Community dedicates historic marker for Douglas School

  By Julie Fann
  star staff
  jfann@starhq.com

  "If heaven is not my home, then Lord what shall I do?" are a few words to an old spiritual sung by the Phillipi Baptist Church men's chorus during the dedication of a historical marker for Douglas School, where local black students received their education from the late nineteenth century to 1965. About 100 people attended the 1 p.m. dedication Saturday in the former school building, now the headquarters for the Elizabethton Board of Education, 804 Watauga Ave.
  Connie Baker, Elizabethton's African-American Community Committee leader, introduced speakers, which included two former principals, a retired U.S. Ambassador, and a reverend. Sharing memories of an enormously supportive and challenging community school was the dominant theme of the dedication.
  Dr. Wiley Davis, principal from 1956 to 1960, began his speech by reminding the black community of Elizabethton of their heritage as slaves in the United States from 1619 to 1865. "In 1865, there were four million (black Americans). Today, there are probably 28 to 29 million. We have come a long way," Davis said. "I give you that background so you know where we come from. In spite of all its imperfections, this is the greatest, greatest country in all the world. I want you to understand that."
  After reminding former students of activities like sending their drawings to New York for judging and trips to Washington, D.C., Davis made a solemn statement about today's black youth.
  "One of the biggest problems in the black race today is that we are losing too many of our young people. In North Carolina, there are 11 historically black colleges, both public and private, and I worked at one of those colleges for 36 years. But my friends, I hate to see (this), and you and I and all of us are going to have to get behind our young people - there are more black males in prisons in North Carolina than there are in college," Davis said. "We've come a long way and we've gained a lot, but we've also lost something."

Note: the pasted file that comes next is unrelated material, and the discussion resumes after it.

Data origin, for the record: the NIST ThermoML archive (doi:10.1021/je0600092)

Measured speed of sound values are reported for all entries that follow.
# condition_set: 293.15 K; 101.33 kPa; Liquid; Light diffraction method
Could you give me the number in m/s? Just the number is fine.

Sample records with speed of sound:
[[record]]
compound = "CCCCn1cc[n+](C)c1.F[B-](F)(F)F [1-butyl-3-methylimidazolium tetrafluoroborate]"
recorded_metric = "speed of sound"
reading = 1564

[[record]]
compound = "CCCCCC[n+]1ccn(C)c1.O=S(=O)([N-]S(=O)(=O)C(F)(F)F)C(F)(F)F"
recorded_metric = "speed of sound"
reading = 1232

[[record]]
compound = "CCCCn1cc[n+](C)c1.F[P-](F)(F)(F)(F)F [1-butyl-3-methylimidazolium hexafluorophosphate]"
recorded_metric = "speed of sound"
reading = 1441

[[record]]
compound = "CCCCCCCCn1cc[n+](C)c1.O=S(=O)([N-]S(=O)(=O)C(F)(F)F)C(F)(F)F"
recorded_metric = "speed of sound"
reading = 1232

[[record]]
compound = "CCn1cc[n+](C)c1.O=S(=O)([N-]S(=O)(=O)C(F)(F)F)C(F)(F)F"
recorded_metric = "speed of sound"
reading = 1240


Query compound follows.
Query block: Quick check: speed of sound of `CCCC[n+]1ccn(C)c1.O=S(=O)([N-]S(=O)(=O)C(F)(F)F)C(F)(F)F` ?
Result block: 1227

Following Davis' address, James Myrick, retired U.S. ambassador, shared memories of his years at Douglas School; years that he said drew potential out of students and presented them with challenges. Myrick said his eldest brother brought his teacher home from school to introduce her to Myrick, who had just been born. "So immediately you see the connection between the family and the school and the community," he said.
  When entering first grade, Myrick said he wasn't enthusiastic about receiving an education, but his teacher comforted his mother. "Mrs. Shearer just told mother, 'That's OK. Just leave J.Fred with me and he'll be OK.' And I understand that she just sat down and put me on her lap, and that's the way I began my studies there. Do you understand what I'm saying? Encouragement. Nourishment. Right from the very beginning," he said.
  As a high school student, Myrick said teachers and staff didn't really give him the option not to attend college. Mrs. Shearer, the same teacher who once held Myrick on her lap, later became principal of the school. "She looked at me and she said, 'J.Fred where are you going to go to college next year?' ... I looked at her and said, 'You know, Mrs. Shearer, I don't know if I'm going to college.' And she looked back at me and said, 'J.Fred, I didn't ask you if you were going to college. I asked you where are you going to college.'"
  Following the delivery of speeches by former principals and students, held in the Mack Pierce Board Room, the audience dismissed to the front lawn for the unveiling and dedication of the marker. Dr. Earnest Widby, pastor of New Zion True Gospel Tabernacle in Johnson City, led the dedication.
  City Manager Charles Stahl, who attended the dedication, said the marker was a tribute to a proud heritage and the city has been privileged to observe the placing of three markers for the local black community at historic sites since 1999 - the Cedar Grove Foundation, Phillipi Missionary Baptist Church, and Douglas School.
  Douglas School closed in 1965 during the height of the Civil Rights Movement, the same year American troops were sent to fight the war in Vietnam; the same year that Malcolm X, a black nationalist leader, was assassinated, and the same year that Dr. Martin Luther King, Jr. and more than 2,600 others, were arrested in Selma, Ala. during demonstrations against voter-registration rights.